Despite these differences, race alone did not affect overall survival.
However, race was an independent risk factor for patients of other races compared with Caucasian patients.
"If possible, we would like to look into the tumor biology of 'other' races to see when differences exist in their tumors as compared to Caucasian and African-American patients and whether these differences might account for their better prognosis," Sehgal said.
Other factors identified by researchers as having a negative effect on overall survival were age older than 70 years and male sex. Sixty-seven percent of all African-American patients were younger than 70 years of age when they presented with the disease compared with only 54 percent of Caucasian patients.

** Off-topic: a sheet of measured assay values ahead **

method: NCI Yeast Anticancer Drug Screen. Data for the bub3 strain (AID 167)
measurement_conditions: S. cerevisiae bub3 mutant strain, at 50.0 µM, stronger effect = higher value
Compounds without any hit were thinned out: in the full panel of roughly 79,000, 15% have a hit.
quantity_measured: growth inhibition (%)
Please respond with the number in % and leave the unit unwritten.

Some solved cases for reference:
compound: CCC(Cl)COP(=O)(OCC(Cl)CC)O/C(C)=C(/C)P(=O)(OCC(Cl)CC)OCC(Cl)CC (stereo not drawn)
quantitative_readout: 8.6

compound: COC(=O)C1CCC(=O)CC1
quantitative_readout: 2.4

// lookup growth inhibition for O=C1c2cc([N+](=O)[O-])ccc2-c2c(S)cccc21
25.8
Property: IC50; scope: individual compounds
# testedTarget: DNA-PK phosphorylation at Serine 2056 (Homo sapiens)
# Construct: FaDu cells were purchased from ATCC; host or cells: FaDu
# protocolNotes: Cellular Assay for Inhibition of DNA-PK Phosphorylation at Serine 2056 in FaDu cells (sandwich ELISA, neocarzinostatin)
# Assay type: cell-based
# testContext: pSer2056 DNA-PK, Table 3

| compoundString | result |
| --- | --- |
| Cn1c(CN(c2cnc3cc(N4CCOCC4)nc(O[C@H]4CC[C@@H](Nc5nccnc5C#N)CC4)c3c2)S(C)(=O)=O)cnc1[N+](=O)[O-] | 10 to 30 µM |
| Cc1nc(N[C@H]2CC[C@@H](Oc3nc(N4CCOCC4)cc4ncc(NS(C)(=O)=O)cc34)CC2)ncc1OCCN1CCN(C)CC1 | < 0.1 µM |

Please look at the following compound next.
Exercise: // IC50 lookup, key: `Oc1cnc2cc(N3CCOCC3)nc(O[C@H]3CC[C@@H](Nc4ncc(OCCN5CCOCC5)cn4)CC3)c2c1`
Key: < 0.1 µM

Patients undergoing radiation therapy and patients with bronchoalveolar lung cancer histology a type of nonsmall cell lung cancer also had improved prognosis.
Sehgal said that some study limitations did exist, including a lack of data on patients' smoking status, insurance status and comorbidities, all of which could affect overall survival.
|Contact: Jeremy Moore|
American Association for Cancer Research